New Delhi's decision came against the backdrop of an ongoing stand-off between Indian and Chinese forces in the Himalayan border region of Ladakh. Clashes on June 15 left 20 Indian soldiers dead, according to Deutsche press agency (dpa).
Many popular apps like TikTok, WeChat, Shareit and BigoLive were banned.
The Information Technology Ministry said the apps were "prejudicial to the sovereignty and integrity of India, defense of India, security of state and public order."
It said there were "raging concerns" about data security and safeguarding the privacy of 1.3 billion Indians. The ministry said it had received "many complaints from various sources" about apps that were "stealing and surreptitiously transmitting users' data in an unauthorized manner."
By Tuesday morning, Beijing headquartered tech-giant ByteDance’s TikTok and Helo apps were removed from the Apple App store and the Google Play store.
TikTok said it was in the process of complying with the government order and "continued to comply with data privacy and security requirements under Indian law."
The popular video sharing app said it had been invited by the government to offer clarifications on the matter.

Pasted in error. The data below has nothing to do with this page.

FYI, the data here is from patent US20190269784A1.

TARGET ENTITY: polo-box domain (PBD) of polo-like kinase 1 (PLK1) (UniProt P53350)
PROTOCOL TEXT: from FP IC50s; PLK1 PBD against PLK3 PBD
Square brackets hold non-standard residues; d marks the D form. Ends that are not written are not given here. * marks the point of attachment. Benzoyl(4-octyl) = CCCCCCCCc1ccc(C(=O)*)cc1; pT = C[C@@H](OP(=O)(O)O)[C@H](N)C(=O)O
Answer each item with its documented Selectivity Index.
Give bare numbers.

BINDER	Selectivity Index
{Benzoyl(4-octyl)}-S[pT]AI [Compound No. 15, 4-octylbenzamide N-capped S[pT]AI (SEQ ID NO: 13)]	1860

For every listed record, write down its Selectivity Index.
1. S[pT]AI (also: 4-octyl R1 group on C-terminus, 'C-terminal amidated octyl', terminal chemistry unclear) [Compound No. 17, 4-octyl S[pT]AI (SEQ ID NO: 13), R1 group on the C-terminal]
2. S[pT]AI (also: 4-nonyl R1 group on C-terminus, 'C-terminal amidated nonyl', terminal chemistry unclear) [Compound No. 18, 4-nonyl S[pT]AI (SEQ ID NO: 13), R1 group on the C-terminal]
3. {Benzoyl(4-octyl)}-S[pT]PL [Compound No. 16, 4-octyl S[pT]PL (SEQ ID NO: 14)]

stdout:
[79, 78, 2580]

Among the apps banned by India include the microblogging service Weibo, Alibaba’s UC Browser and e-ecommerce platforms like Club Factory and Shein.
The ban on Chinese apps comes amid widespread outrage and protests across India after the fighting in Ladakh in which Indian soldiers were attacked by Chinese troops by batons studded with nails and stones.
Prime Minister Narendra Modi has come under increasing public pressure to ban Chinese businesses. However, New Delhi could find the going tough as China is India’s biggest trading partner and several Indian companies are backed by Chinese capital.
Chinese mobiles have a major share in the Indian smartphone market. India is also said to be TikTok’s biggest international market with an estimated 120 million users.
Security warnings regarding TikTok have come mainly from the US, where it has faced allegations of links to the Chinese state as well as of sending user data to China. Some senators have called for an investigation into the company.
“India’s long overdue ban on Chinese mobile apps is a baby step, especially as a reprisal to China’s ongoing aggression and enroachments on Indian territories,” Indian analyst Brahma Chellaney said.
“India may have fired a warning shot across China’s bow, with steps imposing significant costs to follow,” he said.
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